A personal item can be as large as the space under the seat in front of you and on various airlines, the length of your bag can be anywhere between 17 and 20 inches. Here are some great soft-sided bags that can help you maximize the power of your personal item on your next basic economy flight.

[st_related]Carry-on and Personal Item Size Limits for 30 Major Airlines[/st_related]

Fjallraven Greenland Zip Large

One of the larger bags available from this popular brand, the Fjallraven Greenland Zip Large is a hip choice made of sturdy weather-resistant fabric. With a 15-inch padded laptop sleeve, a spacious interior, and a large front pocket, this is a great personal item to make the most of your basic economy ticket.

 Nixon Decoy Tote Bag

To maximize space, skip the day bag and go for a tote like the Nixon Decoy. This is a personal-item that’s large enough to hold everything you could need, but malleable enough to be squeezed under the seat in front of you. With multiple straps, including a padded shoulder strap, plus a 17-inch laptop sleeve, this is a personal item that means business.

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Pacsafe Stylesafe Anti-Theft Tote

If you’d like more ways to organize your basic economy personal item, the Stylesafe Anti-Theft Tote from Pacsafe is a great choice. With theft-deterring zippers, multiple exterior pockets, and a spacious interior, this is a great tote for a short but busy trip.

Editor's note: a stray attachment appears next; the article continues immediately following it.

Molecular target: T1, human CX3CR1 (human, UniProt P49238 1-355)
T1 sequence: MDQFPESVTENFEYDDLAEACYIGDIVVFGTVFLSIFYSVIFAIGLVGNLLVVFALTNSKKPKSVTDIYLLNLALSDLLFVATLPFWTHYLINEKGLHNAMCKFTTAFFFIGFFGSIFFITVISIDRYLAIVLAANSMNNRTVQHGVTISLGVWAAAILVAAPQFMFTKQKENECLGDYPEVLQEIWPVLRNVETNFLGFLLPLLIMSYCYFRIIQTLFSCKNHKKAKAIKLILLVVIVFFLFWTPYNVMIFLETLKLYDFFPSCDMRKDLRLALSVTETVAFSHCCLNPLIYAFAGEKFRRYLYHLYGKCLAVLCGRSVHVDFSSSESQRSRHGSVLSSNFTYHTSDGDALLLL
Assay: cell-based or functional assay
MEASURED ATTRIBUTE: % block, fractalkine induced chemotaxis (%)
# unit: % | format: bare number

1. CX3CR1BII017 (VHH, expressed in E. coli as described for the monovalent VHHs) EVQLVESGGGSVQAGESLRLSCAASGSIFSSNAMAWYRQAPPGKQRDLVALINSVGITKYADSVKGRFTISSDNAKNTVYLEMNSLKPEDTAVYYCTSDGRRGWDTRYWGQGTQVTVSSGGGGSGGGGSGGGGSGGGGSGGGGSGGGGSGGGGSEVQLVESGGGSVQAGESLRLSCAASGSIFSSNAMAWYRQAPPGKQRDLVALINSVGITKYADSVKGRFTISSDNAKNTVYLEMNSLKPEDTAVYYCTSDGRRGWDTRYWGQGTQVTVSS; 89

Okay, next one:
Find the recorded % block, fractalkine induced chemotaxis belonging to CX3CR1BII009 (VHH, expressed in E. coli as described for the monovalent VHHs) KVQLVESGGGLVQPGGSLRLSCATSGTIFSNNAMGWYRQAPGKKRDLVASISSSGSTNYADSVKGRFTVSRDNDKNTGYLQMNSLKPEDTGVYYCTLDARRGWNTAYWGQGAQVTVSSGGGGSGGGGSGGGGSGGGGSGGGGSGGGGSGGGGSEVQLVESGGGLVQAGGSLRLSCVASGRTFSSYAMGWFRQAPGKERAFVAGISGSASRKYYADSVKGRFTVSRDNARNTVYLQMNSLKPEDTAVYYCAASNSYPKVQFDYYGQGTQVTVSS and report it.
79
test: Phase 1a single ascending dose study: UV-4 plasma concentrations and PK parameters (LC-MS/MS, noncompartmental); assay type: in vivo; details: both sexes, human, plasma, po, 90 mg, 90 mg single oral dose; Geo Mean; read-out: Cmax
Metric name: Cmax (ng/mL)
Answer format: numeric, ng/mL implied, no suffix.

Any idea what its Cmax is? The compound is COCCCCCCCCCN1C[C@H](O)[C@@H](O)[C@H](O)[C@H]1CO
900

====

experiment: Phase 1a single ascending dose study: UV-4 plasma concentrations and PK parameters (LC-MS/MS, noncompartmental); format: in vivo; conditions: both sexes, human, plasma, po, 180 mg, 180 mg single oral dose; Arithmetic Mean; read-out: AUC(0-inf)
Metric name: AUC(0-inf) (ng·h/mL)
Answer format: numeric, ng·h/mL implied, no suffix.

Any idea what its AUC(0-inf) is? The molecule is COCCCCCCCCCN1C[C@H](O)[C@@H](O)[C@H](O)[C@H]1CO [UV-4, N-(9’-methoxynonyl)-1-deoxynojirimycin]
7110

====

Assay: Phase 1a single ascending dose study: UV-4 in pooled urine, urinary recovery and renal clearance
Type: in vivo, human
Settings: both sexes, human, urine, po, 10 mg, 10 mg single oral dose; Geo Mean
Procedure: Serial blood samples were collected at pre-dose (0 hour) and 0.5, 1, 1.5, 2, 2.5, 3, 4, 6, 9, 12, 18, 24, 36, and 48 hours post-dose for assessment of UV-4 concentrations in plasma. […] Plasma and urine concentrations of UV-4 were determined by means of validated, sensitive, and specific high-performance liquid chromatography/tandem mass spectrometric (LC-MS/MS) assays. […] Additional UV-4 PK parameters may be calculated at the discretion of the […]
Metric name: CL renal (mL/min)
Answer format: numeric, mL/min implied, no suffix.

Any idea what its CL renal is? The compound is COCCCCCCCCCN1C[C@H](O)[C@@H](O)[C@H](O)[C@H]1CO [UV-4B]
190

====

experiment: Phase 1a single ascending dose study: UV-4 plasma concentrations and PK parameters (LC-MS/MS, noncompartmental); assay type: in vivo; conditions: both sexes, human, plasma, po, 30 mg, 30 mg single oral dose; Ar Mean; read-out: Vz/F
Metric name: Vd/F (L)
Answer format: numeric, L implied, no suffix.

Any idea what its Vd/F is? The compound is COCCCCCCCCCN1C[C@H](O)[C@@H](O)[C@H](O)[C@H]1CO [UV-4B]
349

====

Nike Brasilia XL Backpack

If you’d like a personal item that’s not too cumbersome, the Nike Brasilia XL Backpack is a solid and sporting choice. With one front pocket for organizing small objects plus a spacious main compartment to hold your clothes, it’s easy to make the most in basic economy with this personal item.

Sherpani Fen

Need a personal item with style to last you for your whole trip? The cute and functional Sherpani Fen is a deep and roomy tote bag with a long vertical shape. This convertible bag can be worn as a backpack or used as a tote bag and has plenty of pockets to keep you organized.

 Herschel Supply Co. Little America

At 20 inches long, the Little America from Herschel Supply Co. is a backpack that’s pushing the limits, but is still flexible enough to fit under the seat in front of you. Available in multiple colors and patterns, it’s easy to find one to best fit your style.

The North Face Borealis

The North Face Borealis is a backpack you can take with you from the plane to the trail, with a wide interior compartment and plenty of comfort features like back-panel padding and mesh straps. This is a great choice of personal item if you’re planning on using it throughout your trip.

Chrome Summoner Pack

If you plan on living out of your personal item for a longer period of time, the Chrome Summoner Pack is one of the most suitcase-like backpacks on the market. With front-access pocket design, you can make the most of this super-spacious personal item. 

Topo Designs Daypack

With a fun design and classic shape, the Topo Design Daypack is a solid choice for a basic economy personal item. It can hold a large laptop and has room to fit enough clothes for a short trip.